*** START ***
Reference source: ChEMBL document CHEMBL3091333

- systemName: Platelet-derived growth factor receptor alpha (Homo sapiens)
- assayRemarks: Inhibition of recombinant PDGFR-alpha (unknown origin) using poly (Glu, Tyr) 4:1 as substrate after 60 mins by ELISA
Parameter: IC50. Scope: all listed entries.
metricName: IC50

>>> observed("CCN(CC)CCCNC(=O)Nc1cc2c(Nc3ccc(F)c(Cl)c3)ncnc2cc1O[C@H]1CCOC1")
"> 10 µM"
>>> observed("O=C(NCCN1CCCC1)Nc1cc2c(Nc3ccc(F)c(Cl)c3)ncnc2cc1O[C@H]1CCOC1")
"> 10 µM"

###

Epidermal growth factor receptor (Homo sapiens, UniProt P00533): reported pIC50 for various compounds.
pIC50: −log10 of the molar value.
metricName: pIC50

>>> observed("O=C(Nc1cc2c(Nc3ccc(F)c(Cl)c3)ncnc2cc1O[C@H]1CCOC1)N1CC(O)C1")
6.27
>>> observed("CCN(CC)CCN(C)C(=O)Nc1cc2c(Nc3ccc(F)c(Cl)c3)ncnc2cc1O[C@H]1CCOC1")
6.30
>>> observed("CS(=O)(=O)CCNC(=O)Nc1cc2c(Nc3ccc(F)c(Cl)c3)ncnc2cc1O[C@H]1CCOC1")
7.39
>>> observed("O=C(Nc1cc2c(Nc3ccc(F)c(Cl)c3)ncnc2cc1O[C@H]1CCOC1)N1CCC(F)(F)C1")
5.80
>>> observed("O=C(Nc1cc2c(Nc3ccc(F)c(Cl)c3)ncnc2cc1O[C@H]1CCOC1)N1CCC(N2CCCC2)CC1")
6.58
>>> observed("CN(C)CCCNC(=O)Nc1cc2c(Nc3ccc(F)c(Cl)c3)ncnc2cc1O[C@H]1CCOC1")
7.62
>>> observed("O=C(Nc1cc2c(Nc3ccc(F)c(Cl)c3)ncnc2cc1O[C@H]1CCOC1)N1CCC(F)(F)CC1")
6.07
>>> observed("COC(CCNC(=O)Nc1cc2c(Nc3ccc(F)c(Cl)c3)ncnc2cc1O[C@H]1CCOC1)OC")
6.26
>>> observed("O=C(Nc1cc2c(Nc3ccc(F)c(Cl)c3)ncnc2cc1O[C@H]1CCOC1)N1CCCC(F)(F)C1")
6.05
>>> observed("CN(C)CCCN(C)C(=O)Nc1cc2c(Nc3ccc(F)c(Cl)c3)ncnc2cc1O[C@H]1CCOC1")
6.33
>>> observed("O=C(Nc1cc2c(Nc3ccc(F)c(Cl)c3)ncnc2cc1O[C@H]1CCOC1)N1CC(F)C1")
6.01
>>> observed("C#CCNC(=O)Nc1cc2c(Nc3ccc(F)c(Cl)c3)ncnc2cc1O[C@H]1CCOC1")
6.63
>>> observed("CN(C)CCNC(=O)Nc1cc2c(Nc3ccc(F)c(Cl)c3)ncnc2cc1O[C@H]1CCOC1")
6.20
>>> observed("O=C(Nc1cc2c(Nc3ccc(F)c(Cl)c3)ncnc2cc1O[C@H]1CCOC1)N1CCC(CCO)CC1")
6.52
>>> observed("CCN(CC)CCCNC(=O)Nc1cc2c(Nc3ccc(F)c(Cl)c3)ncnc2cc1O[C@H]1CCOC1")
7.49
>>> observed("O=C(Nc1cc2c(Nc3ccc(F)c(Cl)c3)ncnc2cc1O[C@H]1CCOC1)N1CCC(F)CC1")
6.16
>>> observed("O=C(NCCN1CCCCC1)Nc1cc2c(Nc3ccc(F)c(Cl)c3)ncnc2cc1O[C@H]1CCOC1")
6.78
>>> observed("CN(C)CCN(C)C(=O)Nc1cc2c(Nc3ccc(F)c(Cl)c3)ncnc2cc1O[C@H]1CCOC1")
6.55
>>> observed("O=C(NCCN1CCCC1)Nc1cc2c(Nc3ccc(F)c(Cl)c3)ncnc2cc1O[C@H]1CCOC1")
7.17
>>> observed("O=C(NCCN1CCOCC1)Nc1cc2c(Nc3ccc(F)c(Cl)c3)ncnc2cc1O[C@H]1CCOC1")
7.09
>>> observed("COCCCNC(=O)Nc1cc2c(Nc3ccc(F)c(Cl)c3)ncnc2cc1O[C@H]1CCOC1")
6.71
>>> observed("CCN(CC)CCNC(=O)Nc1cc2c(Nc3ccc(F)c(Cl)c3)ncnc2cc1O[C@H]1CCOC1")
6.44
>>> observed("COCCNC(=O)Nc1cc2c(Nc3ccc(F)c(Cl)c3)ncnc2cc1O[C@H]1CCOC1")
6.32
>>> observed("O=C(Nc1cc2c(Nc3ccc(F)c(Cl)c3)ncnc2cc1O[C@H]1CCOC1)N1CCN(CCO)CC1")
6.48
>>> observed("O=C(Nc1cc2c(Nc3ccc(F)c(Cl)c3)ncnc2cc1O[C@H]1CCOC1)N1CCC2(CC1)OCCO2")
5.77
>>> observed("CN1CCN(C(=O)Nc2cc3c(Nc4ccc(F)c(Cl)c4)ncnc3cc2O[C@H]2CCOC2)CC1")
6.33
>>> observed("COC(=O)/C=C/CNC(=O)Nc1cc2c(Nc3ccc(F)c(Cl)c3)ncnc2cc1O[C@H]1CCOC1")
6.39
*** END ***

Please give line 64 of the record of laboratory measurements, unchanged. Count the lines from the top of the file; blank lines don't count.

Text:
>>> observed("CN1CCN(C(=O)Nc2cc3c(Nc4ccc(F)c(Cl)c4)ncnc3cc2O[C@H]2CCOC2)CC1")